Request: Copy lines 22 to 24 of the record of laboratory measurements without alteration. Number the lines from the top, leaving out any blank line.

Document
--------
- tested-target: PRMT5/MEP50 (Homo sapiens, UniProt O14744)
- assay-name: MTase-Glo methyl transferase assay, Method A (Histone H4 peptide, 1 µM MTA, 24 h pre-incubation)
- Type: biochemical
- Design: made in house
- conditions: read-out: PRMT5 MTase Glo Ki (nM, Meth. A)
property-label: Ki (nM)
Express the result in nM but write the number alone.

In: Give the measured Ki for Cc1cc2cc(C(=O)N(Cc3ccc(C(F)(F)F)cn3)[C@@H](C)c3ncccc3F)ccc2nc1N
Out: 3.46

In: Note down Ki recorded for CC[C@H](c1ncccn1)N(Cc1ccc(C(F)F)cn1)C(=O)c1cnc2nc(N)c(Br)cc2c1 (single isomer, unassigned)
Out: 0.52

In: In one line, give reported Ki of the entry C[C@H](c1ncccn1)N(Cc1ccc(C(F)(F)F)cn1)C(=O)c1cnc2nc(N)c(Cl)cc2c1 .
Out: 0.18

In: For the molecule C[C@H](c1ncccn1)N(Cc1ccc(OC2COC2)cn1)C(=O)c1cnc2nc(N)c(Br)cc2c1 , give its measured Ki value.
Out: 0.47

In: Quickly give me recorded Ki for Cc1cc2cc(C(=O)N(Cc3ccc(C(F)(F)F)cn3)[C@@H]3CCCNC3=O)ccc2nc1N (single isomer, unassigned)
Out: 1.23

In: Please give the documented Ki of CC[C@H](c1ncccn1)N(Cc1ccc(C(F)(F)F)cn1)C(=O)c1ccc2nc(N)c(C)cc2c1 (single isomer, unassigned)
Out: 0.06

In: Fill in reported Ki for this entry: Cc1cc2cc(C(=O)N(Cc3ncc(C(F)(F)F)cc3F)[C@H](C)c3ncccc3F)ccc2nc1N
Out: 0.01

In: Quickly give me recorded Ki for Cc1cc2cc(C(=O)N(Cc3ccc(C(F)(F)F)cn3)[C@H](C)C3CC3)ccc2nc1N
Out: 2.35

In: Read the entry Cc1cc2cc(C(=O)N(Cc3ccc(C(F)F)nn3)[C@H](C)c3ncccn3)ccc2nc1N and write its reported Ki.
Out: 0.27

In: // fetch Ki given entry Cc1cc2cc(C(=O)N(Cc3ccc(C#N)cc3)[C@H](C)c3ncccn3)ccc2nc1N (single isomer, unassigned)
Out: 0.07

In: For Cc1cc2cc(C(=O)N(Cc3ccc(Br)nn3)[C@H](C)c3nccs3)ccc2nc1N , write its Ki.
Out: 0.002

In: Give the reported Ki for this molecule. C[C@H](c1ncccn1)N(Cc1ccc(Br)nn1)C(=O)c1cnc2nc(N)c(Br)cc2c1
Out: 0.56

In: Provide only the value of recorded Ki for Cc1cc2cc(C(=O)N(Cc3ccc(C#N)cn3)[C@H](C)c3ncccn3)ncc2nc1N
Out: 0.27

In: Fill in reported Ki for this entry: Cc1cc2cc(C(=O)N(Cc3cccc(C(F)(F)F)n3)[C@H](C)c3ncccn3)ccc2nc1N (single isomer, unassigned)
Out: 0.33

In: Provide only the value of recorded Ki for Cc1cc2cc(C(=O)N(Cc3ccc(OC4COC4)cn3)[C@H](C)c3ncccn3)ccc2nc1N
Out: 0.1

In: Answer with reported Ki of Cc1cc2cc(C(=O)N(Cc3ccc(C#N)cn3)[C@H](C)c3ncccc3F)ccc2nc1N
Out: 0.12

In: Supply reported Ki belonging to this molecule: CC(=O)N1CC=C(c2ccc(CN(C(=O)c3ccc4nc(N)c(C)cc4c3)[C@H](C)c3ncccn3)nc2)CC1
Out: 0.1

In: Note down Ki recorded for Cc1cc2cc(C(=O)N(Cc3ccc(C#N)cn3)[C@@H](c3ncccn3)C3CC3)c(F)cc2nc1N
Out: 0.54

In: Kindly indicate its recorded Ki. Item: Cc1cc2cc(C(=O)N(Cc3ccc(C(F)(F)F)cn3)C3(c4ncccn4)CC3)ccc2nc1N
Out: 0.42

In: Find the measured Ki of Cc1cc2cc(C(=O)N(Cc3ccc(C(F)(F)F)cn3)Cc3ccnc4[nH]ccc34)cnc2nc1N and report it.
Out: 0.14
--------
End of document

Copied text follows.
In: Quickly give me recorded Ki for Cc1cc2cc(C(=O)N(Cc3ccc(C(F)(F)F)cn3)[C@H](C)C3CC3)ccc2nc1N
Out: 2.35

In: Read the entry Cc1cc2cc(C(=O)N(Cc3ccc(C(F)F)nn3)[C@H](C)c3ncccn3)ccc2nc1N and write its reported Ki.